Roads Made of Recycled Tires Could Double their Durability in Hot Weather

The sun’s rays often damage asphalt roads in different ways. UV rays make the pavement weaker and lead to cracks, uneven surfaces, and water seepage. 

When the temperatures drop down, the temperature difference furthers the cracking of the pavement and this is why we often see potholes at the end of warm and cold seasons. 

The maintenance and replacement of these roads are therefore crucial. However, this doesn’t mean that the status quo is okay.

This is why there are efforts by scientists to create materials for these roads that will be longer-lasting and less prone to damage. 

Roads Made from Recycled Tires May Double the Durability despite Hot Weather

RMIT University researchers did experiments in which they used rubber from used-and-discarded tires to create freshly lied asphalt. 

The conclusion was that this rubber and bitumen mixture is 50% less prone to damage from the sun. this could result in longer-lasting roads.

This method doesn’t just better the longevity of the roads but also contributes to a reduction in the tire issue. In the US only, more than 300 million scrap tires are made. Most of them end up in landfills as they’re not recyclable in a conventional manner. 

A Road Sunscreen? 

Though most research has been focused on strengthening the durability of the road in terms of the traffic load, very little focus went into the wear and tear on asphalt done by the sun.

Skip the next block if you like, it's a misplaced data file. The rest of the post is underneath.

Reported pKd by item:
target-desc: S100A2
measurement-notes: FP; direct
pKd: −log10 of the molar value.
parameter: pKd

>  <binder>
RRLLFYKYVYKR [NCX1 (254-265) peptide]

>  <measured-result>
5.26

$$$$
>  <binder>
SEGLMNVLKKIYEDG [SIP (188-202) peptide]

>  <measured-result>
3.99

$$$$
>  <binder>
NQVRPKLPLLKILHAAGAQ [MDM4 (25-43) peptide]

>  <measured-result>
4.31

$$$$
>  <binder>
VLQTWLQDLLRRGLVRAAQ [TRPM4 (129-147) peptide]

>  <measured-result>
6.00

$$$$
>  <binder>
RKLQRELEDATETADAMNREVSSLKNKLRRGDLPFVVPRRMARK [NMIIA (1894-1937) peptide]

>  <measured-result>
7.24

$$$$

Virtually, regions from all over the world are influenced by it. Pavement strips on parking lots and roads are a consequence of the oxidation of the asphalt from chemical reactions that UV rays cause.

The RMIT team used a specialized UV machine for asphalt studies. This machine simulates the long-term effects of solar degradation on the roads. 

They turned it on in the lab at bitumen combined with three types of rubber concentrations. One was low, another one was medium, and the third was high. The machine went on for a month and a half and simulated around one year of UV radiation throughout Melbourne.

The final measurements showed that the bitumen with a high concentration of crumb rubber had 50 percent less UV damage in comparison to the regular asphalt. 

According to RMIT University associate professor, Filippo Giustozzi, head author of the study, explains that the aging trend slows down when crumb rubber is added. This rubber is recycled from discarded tires and placed into the top layer of the road.

In a way, they act like sunscreen for the roads. This results in a surface that lasts twice as long as the regular bitumen, Giustozzi added.